Navarro, one of the study authors, told PolitiFact that the study shows that communities must be very careful about removing social distancing restrictions too soon. Social distancing flattens the curve, but it doesn’t end the epidemic. It ends when a community reaches hard immunity through vaccine or antibody reaction from infection.
A separate paper published in 2007 in the Proceedings of the National Academy of Sciences examined 17 U.S. cities during the flu pandemic. It found that cities in which interventions were implemented early had peak death rates about 50% lower than those that did not. It concluded that social distancing and other measures "can significantly reduce influenza transmission, but that viral spread will be renewed upon relaxation of such measures."
It’s tricky to compare lifting restrictions "too early" with "holding them for longer," said Marc Lipsitch, a Harvard epidemiologist and one of the co-authors of the National Academy of Sciences paper. In either case, there will be some amount of resurgence once social distancing is let up.
A recent paper he co-authored in Science suggested that a single period of distancing could not permanently solve the problem; prolonged or intermittent social distancing may be necessary into 2022.
"So overall, the problem is that it's not short vs. long, but single vs. repeated (or some other strategy such as a vaccine)," he told PolitiFact.
On April 15, President Donald Trump said he thinks some states can open up before May 1. Many scientists have warned that ending the interventions prematurely will lead to more deaths.
Dr Anthony Fauci, the country’s top infectious disease expert, told the Associated Press on April 14 that the U.S. doesn’t yet have the contact tracing and testing needed to reopen the economy. He said Trump’s goal was a "bit overly optimistic" for parts of the country.
"I’ll guarantee you, once you start pulling back there will be infections. It’s how you deal with the infections that’s going count," Fauci told the AP.
Whitmer said, "During the flu pandemic of 1918, some cities lifted social distancing measures too fast, too soon, and created a second wave of pandemic."
Typically, when social distancing ends, there is a second wave. The goal is to make the second wave as small as possible. Whitmer pointed to research from the University of Michigan in 2007 that found after social distancing rules ended in many cities, cases and deaths surged.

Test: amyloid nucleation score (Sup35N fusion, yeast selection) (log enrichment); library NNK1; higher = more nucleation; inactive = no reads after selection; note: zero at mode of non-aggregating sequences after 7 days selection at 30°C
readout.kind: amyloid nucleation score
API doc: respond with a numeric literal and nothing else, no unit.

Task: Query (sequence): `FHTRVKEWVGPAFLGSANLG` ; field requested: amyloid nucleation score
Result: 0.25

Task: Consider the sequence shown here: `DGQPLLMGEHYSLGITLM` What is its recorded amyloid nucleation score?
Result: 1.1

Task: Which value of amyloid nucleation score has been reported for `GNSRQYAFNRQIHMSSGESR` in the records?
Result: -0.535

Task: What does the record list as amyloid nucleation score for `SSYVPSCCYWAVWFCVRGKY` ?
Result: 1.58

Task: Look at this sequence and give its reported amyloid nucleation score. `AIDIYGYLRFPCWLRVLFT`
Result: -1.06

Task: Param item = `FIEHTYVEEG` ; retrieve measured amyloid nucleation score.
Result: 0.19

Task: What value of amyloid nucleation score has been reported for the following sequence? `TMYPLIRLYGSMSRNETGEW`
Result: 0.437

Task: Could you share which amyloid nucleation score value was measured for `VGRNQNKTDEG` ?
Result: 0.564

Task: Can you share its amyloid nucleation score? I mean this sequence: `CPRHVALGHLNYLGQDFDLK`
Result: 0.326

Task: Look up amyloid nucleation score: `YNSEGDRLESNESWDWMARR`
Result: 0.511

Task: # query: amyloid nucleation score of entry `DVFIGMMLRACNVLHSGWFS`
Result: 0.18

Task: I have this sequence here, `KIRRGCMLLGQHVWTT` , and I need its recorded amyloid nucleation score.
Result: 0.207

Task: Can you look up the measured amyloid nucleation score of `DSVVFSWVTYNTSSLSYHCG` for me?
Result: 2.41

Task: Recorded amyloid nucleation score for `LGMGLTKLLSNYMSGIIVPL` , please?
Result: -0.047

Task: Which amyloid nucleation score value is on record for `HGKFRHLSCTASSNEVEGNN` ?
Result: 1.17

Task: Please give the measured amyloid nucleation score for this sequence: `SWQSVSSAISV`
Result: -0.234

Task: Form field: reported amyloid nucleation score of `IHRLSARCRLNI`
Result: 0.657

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Rev.com, Governor Gretchen Whitmer Michigan Briefing April 15, 2020
National Geographic, How some cities ‘flattened the curve’ during the 1918 flu pandemic, March 27, 2020
Detroit Free Press, Gov. Whitmer says Capitol protesters put others at risk, may have worsened pandemic, April 15, 2020
J. Alexander Navarro and Howard Markel of the Center for the History of Medicine at the University of Michigan op ed in Washington Post, To save lives, social distancing must continue longer than we expect, April 8, 2020
Vox, Social distancing won’t just save lives. It might be better for the economy in the long run. March 31, 2020
New York Times, Cities That Went All In on Social Distancing in 1918 Emerged Stronger for It, April 3, 2020
JAMA, Nonpharmaceutical Interventions Implemented by US Cities During the 1918-1919 Influenza Pandemic, Aug. 8, 2007
Proceedings of the National Academy of sciences, Public health interventions and epidemic intensity during the 1918 influenza pandemic
Associated Press, Fauci: ‘We’re not there yet’ on key steps to reopen economy, April 15, 2020
Pandemics Depress the Economy, Public Health Interventions Do Not: Evidence from the 1918 Flu, April 13, 2020
Science, Projecting the transmission dynamics of SARS-CoV-2 through the postpandemic period, April 14, 2020
Reuters, Scattered protests push back on U.S. coronavirus stay-at-home orders, April 16, 2020
World Health Organization, WHO Director-General's opening remarks at the media briefing on COVID-19 - March 25, 2020
Smithsonian, Philadelphia Threw a WWI Parade That Gave Thousands of Onlookers the Flu, Sept. 21, 2018
Email interview, J. Alexander Navarro, Assistant Director, Center for the History of Medicine, The University of Michigan, April 16, 2020
Email interview, Marc Lipsitch, Professor of Epidemiology Director, Center for Communicable Disease Dynamics Harvard T.H. Chan School of Public Health, April 16, 2020